Pacific Air Lines was a regional airline (then called a "local service" air carrier as defined by the federal Civil Aeronautics Board) on the West Coast of the United States that began scheduled passenger flights in the mid 1940s under the name Southwest Airways. The company linked small cities in California with larger cities such as Los Angeles and San Francisco. Flights later operated to Portland, Oregon, and eventually reached Las Vegas and Reno in Nevada.
|Commenced operations||December 2, 1946|
(renamed Pacific Air Lines, March 6, 1958)
|Ceased operations||1968 (merged with Bonanza Air Lines and West Coast Airlines to form Air West)|
|Hubs||San Francisco International Airport|
|Headquarters||San Francisco International Airport|
|Key people||John Howard Connelly|
Founded largely with money from investors from the Hollywood motion picture industry, the airline was noted for innovative safety practices and cost-saving procedures. The name Pacific Air Lines passed into history in 1968 in a merger with Bonanza Air Lines and West Coast Airlines, forming Air West, which then became Hughes Airwest following the acquisition of Air West by Howard Hughes.
In early 1941 Air Service veteran John Howard "Jack" Connelly and noted Hollywood agent/producer Leland Hayward formed a business partnership that five years later evolved into a scheduled airline. Neither was a stranger to aviation; Connelly was a former test pilot, airplane salesman, Civil Aeronautics Administration instructor pilot, and inspector for the 1930s-era Soviet Union. Hayward was an active private pilot and was on the board of directors of Transcontinental and Western Airlines (TWA). The two men enlisted the support of commercial pilot and photographer John Swope to oversee the training of aviation cadets. Together, they founded a maintenance depot for overhauling training aircraft, a wartime air cargo line, and a military pilot training complex consisting of Thunderbird Field No. 1, Thunderbird Field No. 2, and Falcon Field in Arizona. By the end of World War II, Southwest Airways was the largest training contractor in the United States, and trained more than 20,000 pilots from over 24 countries.
After the war, Connelly and Hayward raised $2,000,000 from investors including James Stewart and Darryl Zanuck to expand Southwest into the airline business, pending government approval. They were awarded a three-year experimental charter from the Civil Aeronautics Board on May 22, 1946, for their feeder service.
Scheduled flights began on December 2, 1946, with war-surplus C-47s, the military version of Douglas DC-3 converted for civil use. The initial route was Los Angeles to San Francisco with stops in Oxnard, Santa Barbara, Santa Maria, San Luis Obispo, Paso Robles, Coalinga, Monterey, Santa Cruz/Watsonville, and San Jose. The north coastal route included Oakland, Vallejo/Napa, Santa Rosa, Ukiah, Fort Bragg, Eureka/Arcata, and Crescent City, while the inland route included Oakland, Sacramento, Marysville/Yuba City, Oroville, Chico, Red Bluff, Redding, and Yreka with Medford, Oregon, added later. By the late 1950s Pacific Air Lines was serving Catalina Airport on Santa Catalina Island off the coast of southern California with flights from Los Angeles (LAX), Long Beach (LGB) and Burbank (BUR, now Bob Hope Airport. In 1960 a Crescent City to Portland, Oregon flight was added.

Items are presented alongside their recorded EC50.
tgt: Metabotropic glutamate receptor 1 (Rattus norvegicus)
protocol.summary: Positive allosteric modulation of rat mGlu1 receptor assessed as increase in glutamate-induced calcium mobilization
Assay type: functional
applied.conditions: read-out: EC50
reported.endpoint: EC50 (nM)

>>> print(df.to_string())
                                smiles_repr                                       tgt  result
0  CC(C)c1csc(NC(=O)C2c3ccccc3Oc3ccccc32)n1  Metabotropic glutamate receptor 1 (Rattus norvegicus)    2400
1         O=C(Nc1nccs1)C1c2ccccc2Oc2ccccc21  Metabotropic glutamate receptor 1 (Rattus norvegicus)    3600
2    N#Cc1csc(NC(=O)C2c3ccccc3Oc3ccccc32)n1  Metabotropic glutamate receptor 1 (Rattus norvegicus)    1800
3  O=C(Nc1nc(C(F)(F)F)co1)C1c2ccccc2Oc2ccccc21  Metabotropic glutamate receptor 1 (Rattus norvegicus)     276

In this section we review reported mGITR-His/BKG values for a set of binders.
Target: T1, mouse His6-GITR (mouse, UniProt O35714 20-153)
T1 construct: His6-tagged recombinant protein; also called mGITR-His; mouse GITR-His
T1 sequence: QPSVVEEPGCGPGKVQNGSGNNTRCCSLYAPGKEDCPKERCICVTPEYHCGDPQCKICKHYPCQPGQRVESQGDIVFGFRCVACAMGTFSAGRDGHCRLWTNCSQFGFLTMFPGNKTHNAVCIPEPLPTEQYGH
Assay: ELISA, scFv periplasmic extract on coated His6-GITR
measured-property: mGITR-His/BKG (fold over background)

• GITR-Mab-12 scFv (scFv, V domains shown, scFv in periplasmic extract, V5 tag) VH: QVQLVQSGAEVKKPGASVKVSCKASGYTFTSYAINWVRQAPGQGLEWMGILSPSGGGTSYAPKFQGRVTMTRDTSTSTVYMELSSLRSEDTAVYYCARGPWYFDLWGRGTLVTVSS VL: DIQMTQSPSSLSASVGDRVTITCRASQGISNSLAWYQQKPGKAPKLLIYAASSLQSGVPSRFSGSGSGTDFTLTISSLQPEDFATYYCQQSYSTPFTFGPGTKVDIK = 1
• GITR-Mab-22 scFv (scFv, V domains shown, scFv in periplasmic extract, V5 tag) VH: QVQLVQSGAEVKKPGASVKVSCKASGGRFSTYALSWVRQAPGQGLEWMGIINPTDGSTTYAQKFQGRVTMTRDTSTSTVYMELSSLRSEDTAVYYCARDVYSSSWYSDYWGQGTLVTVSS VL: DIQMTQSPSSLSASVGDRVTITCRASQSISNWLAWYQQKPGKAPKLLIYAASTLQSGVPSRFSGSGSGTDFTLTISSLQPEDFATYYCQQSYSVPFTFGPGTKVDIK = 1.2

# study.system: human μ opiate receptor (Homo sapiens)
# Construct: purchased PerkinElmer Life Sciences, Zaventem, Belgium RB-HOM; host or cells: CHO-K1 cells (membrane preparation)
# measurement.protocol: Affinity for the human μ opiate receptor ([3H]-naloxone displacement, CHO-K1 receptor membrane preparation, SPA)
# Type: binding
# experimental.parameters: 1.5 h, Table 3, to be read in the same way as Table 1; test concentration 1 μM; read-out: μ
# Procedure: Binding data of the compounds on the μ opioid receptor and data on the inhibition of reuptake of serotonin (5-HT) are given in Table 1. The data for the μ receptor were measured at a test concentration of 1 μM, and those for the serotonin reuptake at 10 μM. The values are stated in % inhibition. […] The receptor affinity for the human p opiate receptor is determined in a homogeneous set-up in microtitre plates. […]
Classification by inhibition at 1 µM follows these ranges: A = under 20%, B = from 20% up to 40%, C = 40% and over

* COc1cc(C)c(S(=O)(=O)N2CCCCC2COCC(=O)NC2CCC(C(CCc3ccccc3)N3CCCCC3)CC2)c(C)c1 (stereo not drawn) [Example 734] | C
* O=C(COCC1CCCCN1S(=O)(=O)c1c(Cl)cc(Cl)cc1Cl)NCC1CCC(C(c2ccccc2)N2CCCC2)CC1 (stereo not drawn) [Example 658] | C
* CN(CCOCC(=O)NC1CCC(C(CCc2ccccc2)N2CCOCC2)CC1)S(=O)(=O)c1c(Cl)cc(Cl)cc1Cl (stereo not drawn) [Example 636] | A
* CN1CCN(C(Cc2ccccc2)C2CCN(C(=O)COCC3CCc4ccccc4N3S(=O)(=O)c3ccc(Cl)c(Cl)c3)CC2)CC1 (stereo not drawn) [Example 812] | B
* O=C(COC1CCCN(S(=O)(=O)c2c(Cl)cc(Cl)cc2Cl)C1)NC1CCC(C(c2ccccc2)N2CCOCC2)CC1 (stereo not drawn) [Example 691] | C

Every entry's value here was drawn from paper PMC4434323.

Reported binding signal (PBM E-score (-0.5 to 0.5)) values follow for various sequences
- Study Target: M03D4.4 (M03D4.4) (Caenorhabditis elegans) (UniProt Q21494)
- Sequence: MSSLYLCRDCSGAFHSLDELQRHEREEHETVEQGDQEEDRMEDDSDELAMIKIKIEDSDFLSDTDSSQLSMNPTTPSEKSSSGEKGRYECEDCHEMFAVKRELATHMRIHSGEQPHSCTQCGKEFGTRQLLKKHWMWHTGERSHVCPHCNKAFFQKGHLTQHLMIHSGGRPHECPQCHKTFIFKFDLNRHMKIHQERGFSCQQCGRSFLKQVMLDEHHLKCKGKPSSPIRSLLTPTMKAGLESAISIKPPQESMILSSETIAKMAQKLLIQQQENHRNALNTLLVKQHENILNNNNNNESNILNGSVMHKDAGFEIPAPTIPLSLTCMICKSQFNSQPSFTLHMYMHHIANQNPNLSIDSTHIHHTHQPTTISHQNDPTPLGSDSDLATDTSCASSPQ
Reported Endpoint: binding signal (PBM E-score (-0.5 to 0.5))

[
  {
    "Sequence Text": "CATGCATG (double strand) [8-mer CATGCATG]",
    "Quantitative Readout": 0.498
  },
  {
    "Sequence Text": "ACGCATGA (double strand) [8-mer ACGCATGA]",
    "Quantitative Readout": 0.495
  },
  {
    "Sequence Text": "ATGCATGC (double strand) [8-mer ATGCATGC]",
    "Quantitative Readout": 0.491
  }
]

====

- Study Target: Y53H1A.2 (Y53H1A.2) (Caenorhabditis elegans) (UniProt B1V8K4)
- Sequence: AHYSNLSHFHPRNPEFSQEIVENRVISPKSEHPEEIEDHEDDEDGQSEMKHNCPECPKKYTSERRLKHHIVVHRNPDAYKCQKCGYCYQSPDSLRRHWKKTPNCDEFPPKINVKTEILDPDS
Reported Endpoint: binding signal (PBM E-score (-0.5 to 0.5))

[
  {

In August 1953 Southwest scheduled flights to 23 airports, all in California except for Medford; in May 1968 Pacific flew to 29 airports.
Connelly serves no food ("let them bring their own"), provides no chewing gum ("we never fly high enough to need it and besides it sticks to the floor") or magazines ("takes too long to unwrap them")
Connelly, president, and Hayward, board chairman, were the majority owners of the airline, and as such could hold sway concerning how the company would operate. Running on slim operating margins, Southwest Airways was a no-frills airline decades before low-cost carriers became common.
The airline speeded ground operations to the point where a DC-3 could load and discharge passengers and begin taxiing for takeoff 90 seconds after coming to a stop (adding six minutes if fuel is needed). To save money, the airline had its own pilots do the refueling instead of paying airport personnel. Ground time was reduced by keeping one engine running while a male purser quickly escorted passengers to and from the plane. Pacific's DC-3s were modified with an 'airstair', a door that doubled as a staircase for passengers. The airstair eliminated waiting for a ground crew to roll a wheeled staircase up to the plane.
In August 1953 a daily Southwest DC-3 was scheduled SFO to LAX in 3 hours and 45 minutes with eight stops.
The airline's innovative spirit extended into air safety, as well: in December 1947, a Southwest Airways DC-3 flying into the coastal town of Arcata made the world's first blind landing by a scheduled commercial airliner using ground-controlled approach radar, instrument landing system devices, and fog investigation and dispersal operation oil-burning units adjacent to the runway. By the following year, the airline had made 1,200 routine instrument landings at the often fog-shrouded Arcata airport.
By 1948 Southwest had a fleet of 10 planes, all Douglas DC-3s, and was flying between 24 airports in California and Oregon, becoming the second-largest feeder airline in the United States.
The airline had no fatal accidents until the evening of April 6, 1951, when Southwest Airways Flight 7 crashed, killing all 19 passengers and three crew members, including 12 military personnel. The DC-3 was flying a 20-minute route between Santa Maria and Santa Barbara. The aircraft struck a ridge in the Refugio Pass region of the Santa Ynez Mountains at an elevation of 2,740 ft (835 m), far below the minimum nighttime altitude of 4,000 ft (1,219 m) prescribed for the route over that stretch of mountains. The Civil Aeronautics Board was unable to determine the cause.
By late 1952, the airline's fleet included eight secondhand piston-engined Martin 2-0-2s, faster and larger than the DC-3.[note 1] In the 1950s, the airline's literature said it reached 33 California locales (i.e. 24 airports) and timetables in the mid-1950s boasted that Southwest Airways "serves more California cities than any other scheduled airline."
The airline became Pacific Air Lines on March 6, 1958; the corporate logo was changed from an earth-toned Thunderbird reminiscent of a Navajo sandpainting to a simpler, modern design with bright colors. To prevent the flying public from confusing the newly named Pacific Air Lines for a brand-new airline, company timetables in 1959 said the company was in its "17th year of scheduled service".[note 2]
Like other local-service airlines, Pacific was subsidized; in 1962, its operating "revenues" of $12.1 million included $4.1 million in federal subsidy.